HRC and the equality Federation lost the transgender community in 2007 by being complicit with Congressman Barney Franks when he divided the workplace protections act ENDA into SENDA(sex) and GENDA(gender).

Today I am sitting in a room with Equality Texas members waiting to testify. I am surrounded by scowling faces. I feel othered, unwanted, and reviled, even hated.

I showed planet transgender to an inquisitive parent of a trans girl. Her response was “what good is that?”

That is our history, lady.

It was getting late and the prospect of testifying against another anti-trans bill in front of THE SAME hateful committee faces was too much to take. I am 62. I am tired and too old for this mess so I went home.

See, I was the only one in that room who had protested HRC shaming them to acknowledge our existence in 2007. We brought HRC to their knees, forced Joe Solomenese to resign, and an apology at the Southern Comfort Conference from the incoming president, Alphonso David.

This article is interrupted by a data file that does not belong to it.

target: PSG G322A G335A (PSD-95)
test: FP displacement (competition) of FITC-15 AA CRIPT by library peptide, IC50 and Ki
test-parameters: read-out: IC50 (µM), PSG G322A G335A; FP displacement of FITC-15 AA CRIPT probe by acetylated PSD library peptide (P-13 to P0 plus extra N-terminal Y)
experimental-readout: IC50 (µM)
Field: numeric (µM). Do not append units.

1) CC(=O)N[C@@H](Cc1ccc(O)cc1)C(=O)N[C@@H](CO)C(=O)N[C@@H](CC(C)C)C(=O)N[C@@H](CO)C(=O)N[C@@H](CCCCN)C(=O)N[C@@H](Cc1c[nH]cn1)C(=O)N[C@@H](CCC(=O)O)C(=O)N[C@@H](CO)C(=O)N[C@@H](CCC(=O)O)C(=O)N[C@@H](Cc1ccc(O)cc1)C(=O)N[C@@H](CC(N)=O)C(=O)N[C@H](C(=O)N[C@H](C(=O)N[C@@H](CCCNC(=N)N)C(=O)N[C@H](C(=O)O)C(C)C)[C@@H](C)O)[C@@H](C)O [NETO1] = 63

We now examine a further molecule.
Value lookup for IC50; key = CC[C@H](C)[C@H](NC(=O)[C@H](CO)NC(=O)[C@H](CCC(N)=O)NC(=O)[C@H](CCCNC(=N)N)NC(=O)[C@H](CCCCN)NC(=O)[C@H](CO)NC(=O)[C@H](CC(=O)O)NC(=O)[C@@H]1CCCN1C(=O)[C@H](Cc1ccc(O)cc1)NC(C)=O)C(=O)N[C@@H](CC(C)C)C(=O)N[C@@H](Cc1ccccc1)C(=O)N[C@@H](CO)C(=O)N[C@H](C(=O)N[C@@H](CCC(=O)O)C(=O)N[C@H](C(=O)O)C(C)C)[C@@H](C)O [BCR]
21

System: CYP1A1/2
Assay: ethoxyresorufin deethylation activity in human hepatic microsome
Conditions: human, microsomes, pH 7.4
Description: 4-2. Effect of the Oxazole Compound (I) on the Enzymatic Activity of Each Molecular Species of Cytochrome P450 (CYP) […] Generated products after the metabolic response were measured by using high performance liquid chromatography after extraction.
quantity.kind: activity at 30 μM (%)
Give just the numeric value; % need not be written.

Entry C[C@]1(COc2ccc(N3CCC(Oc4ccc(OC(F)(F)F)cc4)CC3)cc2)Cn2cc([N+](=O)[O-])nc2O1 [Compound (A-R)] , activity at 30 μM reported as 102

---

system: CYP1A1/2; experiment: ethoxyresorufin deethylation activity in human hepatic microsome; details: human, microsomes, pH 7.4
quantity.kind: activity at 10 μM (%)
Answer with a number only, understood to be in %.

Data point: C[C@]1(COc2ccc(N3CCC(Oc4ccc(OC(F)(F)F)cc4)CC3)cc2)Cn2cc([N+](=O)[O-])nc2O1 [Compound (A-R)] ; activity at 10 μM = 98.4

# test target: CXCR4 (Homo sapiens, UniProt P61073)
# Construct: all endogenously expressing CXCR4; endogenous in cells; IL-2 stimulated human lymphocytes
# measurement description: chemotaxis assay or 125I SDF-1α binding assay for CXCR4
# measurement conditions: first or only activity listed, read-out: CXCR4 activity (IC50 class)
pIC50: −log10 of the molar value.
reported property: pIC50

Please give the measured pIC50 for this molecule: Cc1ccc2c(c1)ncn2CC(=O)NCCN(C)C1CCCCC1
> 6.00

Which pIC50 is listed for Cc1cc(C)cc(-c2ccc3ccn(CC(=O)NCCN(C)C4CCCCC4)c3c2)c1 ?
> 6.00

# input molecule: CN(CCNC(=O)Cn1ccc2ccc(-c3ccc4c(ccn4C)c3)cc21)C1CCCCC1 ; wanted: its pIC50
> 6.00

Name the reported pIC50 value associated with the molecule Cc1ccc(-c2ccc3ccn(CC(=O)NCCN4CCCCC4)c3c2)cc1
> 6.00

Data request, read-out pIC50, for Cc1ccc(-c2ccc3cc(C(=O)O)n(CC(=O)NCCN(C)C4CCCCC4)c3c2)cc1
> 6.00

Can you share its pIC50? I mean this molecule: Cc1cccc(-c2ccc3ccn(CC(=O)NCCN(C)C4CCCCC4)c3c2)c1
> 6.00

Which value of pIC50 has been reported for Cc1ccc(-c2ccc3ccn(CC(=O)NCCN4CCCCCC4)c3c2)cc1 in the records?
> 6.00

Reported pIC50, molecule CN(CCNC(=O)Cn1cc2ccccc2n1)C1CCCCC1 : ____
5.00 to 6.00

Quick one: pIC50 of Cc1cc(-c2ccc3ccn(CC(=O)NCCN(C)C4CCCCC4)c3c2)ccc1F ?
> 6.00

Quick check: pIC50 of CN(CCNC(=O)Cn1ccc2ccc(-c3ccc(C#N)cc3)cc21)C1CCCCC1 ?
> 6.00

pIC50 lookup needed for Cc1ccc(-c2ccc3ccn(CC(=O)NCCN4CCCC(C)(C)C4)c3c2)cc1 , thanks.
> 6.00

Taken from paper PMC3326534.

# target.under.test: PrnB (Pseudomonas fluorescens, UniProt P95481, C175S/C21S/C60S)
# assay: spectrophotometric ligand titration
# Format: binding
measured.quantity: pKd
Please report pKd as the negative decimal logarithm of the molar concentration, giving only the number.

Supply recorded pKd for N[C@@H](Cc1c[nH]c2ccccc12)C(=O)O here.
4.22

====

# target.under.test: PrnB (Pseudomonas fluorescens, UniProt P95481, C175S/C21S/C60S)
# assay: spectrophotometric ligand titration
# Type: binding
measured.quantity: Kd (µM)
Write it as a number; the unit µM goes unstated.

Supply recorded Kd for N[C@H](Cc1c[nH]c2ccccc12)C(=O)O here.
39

A must-read. Washington Blade : “10 years later, firestorm over gay-only ENDA vote still informs movement.”

HRC has been in losing a battle against right-wing hate groups ever since and they have no one to blame but themselves.

This year there are 20 anti-transgender bills in Texas alone. Most of those will pass now that House Speaker Joe Stauss, our saving grace was forced out.

Two weeks before I saw the power of allyship in Arkansas when we gathered in Little Rock. Most of the people there weren’t LGBT. Just concerned friends and pediatricians and not a single HRC sign insight. They lost that fight but I never once felt out of place, othered, or hated.

I will gladly return to Little Rock to stand by my community when the time is right.